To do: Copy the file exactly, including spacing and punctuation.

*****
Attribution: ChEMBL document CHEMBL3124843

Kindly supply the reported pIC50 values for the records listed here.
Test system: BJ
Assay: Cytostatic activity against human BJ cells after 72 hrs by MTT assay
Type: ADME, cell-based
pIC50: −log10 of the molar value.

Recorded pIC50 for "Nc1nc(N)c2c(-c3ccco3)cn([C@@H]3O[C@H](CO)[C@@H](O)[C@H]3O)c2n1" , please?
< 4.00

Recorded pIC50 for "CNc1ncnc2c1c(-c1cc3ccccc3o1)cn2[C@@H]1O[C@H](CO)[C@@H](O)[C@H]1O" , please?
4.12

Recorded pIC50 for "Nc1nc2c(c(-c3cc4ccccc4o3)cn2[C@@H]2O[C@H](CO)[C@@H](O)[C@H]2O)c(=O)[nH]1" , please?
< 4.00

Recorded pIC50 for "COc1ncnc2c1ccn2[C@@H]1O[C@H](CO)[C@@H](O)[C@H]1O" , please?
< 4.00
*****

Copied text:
Attribution: ChEMBL document CHEMBL3124843

Kindly supply the reported pIC50 values for the records listed here.
Test system: BJ
Assay: Cytostatic activity against human BJ cells after 72 hrs by MTT assay
Type: ADME, cell-based
pIC50: −log10 of the molar value.

Recorded pIC50 for "Nc1nc(N)c2c(-c3ccco3)cn([C@@H]3O[C@H](CO)[C@@H](O)[C@H]3O)c2n1" , please?
< 4.00

Recorded pIC50 for "CNc1ncnc2c1c(-c1cc3ccccc3o1)cn2[C@@H]1O[C@H](CO)[C@@H](O)[C@H]1O" , please?
4.12

Recorded pIC50 for "Nc1nc2c(c(-c3cc4ccccc4o3)cn2[C@@H]2O[C@H](CO)[C@@H](O)[C@H]2O)c(=O)[nH]1" , please?
< 4.00

Recorded pIC50 for "COc1ncnc2c1ccn2[C@@H]1O[C@H](CO)[C@@H](O)[C@H]1O" , please?
< 4.00